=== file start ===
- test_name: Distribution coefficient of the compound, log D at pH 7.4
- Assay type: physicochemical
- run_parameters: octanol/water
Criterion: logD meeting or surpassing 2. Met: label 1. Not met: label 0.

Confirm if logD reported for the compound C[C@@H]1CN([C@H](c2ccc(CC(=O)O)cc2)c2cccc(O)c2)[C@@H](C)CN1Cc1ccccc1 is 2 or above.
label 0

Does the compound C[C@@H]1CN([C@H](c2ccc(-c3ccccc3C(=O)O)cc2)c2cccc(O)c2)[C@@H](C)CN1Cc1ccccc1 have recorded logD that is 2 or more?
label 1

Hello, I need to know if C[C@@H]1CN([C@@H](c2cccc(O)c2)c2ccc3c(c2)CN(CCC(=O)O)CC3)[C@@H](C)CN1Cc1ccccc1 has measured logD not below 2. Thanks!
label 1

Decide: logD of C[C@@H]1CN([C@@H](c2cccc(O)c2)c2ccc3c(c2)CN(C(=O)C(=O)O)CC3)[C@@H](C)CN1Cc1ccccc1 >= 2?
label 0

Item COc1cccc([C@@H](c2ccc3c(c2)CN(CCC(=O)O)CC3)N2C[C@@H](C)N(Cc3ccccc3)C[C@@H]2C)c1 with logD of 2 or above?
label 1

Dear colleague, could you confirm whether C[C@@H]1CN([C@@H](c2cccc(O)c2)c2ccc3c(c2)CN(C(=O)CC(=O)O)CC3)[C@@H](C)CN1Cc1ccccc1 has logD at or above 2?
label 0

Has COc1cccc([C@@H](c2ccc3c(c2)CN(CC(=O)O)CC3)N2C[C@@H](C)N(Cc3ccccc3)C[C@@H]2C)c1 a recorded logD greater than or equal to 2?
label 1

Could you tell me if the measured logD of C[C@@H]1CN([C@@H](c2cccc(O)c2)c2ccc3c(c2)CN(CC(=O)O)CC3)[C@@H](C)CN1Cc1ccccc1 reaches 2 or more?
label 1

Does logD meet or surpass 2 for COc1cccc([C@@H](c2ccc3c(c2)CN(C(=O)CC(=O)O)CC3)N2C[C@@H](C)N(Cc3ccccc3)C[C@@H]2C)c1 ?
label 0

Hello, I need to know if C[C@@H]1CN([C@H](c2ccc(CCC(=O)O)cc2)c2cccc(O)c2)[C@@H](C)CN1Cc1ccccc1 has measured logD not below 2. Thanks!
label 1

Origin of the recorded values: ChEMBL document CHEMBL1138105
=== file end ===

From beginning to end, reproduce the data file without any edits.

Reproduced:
- test_name: Distribution coefficient of the compound, log D at pH 7.4
- Assay type: physicochemical
- run_parameters: octanol/water
Criterion: logD meeting or surpassing 2. Met: label 1. Not met: label 0.

Confirm if logD reported for the compound C[C@@H]1CN([C@H](c2ccc(CC(=O)O)cc2)c2cccc(O)c2)[C@@H](C)CN1Cc1ccccc1 is 2 or above.
label 0

Does the compound C[C@@H]1CN([C@H](c2ccc(-c3ccccc3C(=O)O)cc2)c2cccc(O)c2)[C@@H](C)CN1Cc1ccccc1 have recorded logD that is 2 or more?
label 1

Hello, I need to know if C[C@@H]1CN([C@@H](c2cccc(O)c2)c2ccc3c(c2)CN(CCC(=O)O)CC3)[C@@H](C)CN1Cc1ccccc1 has measured logD not below 2. Thanks!
label 1

Decide: logD of C[C@@H]1CN([C@@H](c2cccc(O)c2)c2ccc3c(c2)CN(C(=O)C(=O)O)CC3)[C@@H](C)CN1Cc1ccccc1 >= 2?
label 0

Item COc1cccc([C@@H](c2ccc3c(c2)CN(CCC(=O)O)CC3)N2C[C@@H](C)N(Cc3ccccc3)C[C@@H]2C)c1 with logD of 2 or above?
label 1

Dear colleague, could you confirm whether C[C@@H]1CN([C@@H](c2cccc(O)c2)c2ccc3c(c2)CN(C(=O)CC(=O)O)CC3)[C@@H](C)CN1Cc1ccccc1 has logD at or above 2?
label 0

Has COc1cccc([C@@H](c2ccc3c(c2)CN(CC(=O)O)CC3)N2C[C@@H](C)N(Cc3ccccc3)C[C@@H]2C)c1 a recorded logD greater than or equal to 2?
label 1

Could you tell me if the measured logD of C[C@@H]1CN([C@@H](c2cccc(O)c2)c2ccc3c(c2)CN(CC(=O)O)CC3)[C@@H](C)CN1Cc1ccccc1 reaches 2 or more?
label 1

Does logD meet or surpass 2 for COc1cccc([C@@H](c2ccc3c(c2)CN(C(=O)CC(=O)O)CC3)N2C[C@@H](C)N(Cc3ccccc3)C[C@@H]2C)c1 ?
label 0

Hello, I need to know if C[C@@H]1CN([C@H](c2ccc(CCC(=O)O)cc2)c2cccc(O)c2)[C@@H](C)CN1Cc1ccccc1 has measured logD not below 2. Thanks!
label 1

Origin of the recorded values: ChEMBL document CHEMBL1138105